Cicadas are emerging after 17 years — so you may want to grab your earplugs.
Billions — or perhaps trillions — of the noisy critters are expected to descend upon 15 eastern states in the upcoming weeks, the Associated Press reported.
The insects are part of the Brood X cicadas, a group that periodically comes up from the soil to lay eggs and mate. But they won’t be here to stay.
So, what do we know about cicadas’ lifespans and diets? Here’s what experts say:
How long do cicadas live?
Brood X cicadas live below ground for more than a decade before soil temperatures signal it’s time for them to come up.
And the insects are hoping to find a spark, according to experts.
“It’s the males that are making the loud calls,” Clyde Sorenson, an alumni distinguished undergraduate professor of entomology at N.C. State University, said in a phone interview with McClatchy News. “It’s all about attracting mates and making sure that there’s another generation of these guys in 17 years.”
While above ground, female cicadas lay hundreds of eggs, which hatch up to 10 weeks later. Those cicada nymphs burrow themselves in the soil, starting the years-long cycle all over again, according to National Geographic.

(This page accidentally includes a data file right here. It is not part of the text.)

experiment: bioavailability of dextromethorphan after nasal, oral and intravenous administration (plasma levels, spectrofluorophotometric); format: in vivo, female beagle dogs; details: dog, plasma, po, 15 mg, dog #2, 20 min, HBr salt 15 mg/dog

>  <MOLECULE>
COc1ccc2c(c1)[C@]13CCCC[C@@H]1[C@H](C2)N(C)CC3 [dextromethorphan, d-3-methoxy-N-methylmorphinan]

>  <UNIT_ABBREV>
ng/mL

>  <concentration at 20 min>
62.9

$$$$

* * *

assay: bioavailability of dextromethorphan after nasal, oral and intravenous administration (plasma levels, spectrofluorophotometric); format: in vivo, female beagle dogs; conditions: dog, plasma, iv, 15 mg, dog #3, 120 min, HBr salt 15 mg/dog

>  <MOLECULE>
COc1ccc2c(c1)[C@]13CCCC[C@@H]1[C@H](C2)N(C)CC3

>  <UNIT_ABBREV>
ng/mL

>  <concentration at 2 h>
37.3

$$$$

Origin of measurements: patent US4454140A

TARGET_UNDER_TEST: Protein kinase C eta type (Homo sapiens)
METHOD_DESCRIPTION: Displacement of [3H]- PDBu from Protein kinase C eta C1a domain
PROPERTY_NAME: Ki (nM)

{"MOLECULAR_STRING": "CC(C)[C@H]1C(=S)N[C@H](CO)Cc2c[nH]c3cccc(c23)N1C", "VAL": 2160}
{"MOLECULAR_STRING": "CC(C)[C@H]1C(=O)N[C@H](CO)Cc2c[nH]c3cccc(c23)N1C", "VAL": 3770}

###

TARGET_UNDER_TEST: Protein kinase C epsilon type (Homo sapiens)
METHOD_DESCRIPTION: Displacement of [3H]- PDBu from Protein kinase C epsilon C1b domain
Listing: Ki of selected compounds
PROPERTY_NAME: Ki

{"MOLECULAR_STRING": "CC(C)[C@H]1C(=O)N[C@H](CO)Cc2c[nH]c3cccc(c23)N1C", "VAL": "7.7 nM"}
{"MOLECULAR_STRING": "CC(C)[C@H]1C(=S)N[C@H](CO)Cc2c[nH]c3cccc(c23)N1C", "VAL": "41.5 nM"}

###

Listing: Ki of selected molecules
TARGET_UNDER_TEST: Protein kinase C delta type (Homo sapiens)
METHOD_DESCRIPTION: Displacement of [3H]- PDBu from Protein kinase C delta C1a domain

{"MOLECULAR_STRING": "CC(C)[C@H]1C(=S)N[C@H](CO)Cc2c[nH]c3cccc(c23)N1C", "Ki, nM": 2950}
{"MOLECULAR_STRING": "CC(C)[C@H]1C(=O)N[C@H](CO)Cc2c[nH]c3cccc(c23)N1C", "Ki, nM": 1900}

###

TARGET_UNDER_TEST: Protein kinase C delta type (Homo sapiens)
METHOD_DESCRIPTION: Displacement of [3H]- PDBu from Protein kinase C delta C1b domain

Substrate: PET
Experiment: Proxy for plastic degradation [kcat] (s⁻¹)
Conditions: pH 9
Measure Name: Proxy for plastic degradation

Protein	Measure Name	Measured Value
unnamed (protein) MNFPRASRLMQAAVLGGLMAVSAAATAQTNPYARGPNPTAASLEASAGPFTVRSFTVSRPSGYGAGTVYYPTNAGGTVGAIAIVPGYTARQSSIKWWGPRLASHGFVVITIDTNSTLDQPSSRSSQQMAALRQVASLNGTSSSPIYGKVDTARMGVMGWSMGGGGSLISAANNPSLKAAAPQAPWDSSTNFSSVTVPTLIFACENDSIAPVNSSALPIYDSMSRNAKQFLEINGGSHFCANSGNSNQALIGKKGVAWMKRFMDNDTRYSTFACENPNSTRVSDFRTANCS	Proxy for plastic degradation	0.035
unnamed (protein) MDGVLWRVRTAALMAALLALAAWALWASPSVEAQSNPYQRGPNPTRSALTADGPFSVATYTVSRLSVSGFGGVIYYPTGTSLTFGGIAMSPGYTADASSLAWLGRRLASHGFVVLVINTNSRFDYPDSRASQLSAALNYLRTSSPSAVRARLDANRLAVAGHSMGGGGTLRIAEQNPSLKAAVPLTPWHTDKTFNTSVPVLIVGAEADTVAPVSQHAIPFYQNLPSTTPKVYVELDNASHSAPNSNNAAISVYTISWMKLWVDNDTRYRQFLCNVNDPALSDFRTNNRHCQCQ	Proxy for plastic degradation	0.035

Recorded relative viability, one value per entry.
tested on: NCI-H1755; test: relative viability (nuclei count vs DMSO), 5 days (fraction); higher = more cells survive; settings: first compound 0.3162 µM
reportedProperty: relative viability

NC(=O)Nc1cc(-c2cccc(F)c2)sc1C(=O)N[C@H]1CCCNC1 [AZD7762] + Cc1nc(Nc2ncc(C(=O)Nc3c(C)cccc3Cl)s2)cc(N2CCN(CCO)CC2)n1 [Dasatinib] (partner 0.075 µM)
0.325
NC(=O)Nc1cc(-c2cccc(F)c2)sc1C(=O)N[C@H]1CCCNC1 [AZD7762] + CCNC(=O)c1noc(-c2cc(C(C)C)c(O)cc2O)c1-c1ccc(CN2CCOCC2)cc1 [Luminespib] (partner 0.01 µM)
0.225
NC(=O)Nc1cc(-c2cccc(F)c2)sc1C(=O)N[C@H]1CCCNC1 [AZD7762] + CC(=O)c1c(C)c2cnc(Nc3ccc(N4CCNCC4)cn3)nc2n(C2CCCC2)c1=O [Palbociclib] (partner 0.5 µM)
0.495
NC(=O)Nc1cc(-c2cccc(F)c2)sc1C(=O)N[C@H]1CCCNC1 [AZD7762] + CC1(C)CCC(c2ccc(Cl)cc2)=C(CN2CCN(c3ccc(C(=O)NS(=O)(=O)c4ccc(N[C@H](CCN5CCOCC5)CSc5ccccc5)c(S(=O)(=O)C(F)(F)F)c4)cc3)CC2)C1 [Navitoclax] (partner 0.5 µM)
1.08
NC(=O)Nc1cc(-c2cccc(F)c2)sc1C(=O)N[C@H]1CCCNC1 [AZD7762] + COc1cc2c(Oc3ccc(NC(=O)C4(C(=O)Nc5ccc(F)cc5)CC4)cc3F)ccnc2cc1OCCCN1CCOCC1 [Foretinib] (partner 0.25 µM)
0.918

Meanwhile, adults die within about a month of coming above ground, experts said.
The process has already started in some of the areas where Brood X cicadas are expected to emerge. In the next few days to weeks, the insects are set to bring their signature songs to a swath of the United States that stretches “from Indiana to Georgia to New York,” the AP reported.
What do cicadas eat?
Cicadas may harm small plants — but it’s not because they’re munching on leaves.
”Cicadas don’t eat vegetation but rather drink the sap from tree roots, twigs, and branches,” National Geographic said on its website. “Large swarms can overwhelm and damage young trees by feeding and laying eggs in them, but older trees usually escape without serious damage as cicadas don’t stick around for long.”
Usually, adult cicadas flock to ash, maple, oak and willow trees, according to pest control company Orkin. To protect smaller trees, the U.S. Department of Agriculture recommends covering them with quarter-inch netting to keep female cicadas away.
While above ground, cicadas may also become dinner for a variety of animals, including squirrels, deer, birds and reptiles. Scientists say the insects can be targets for predators because they’re readily available and easy to catch.
Some experts think cicadas emerge in such large numbers so there are enough left to reproduce after larger animals feed on some of them, according to the Penn State Extension.
“They’re actually fairly nutritious,” Sorenson told McClatchy News last week. “There’s a good amount of protein in the muscles that they have and then a fair amount of fat in their reproductive tracts.”
And yes, even humans can sink their teeth into the insects.
Online, there are recipes for everything from bug-inspired cocktails to fried cicada snacks, The News & Observer reported.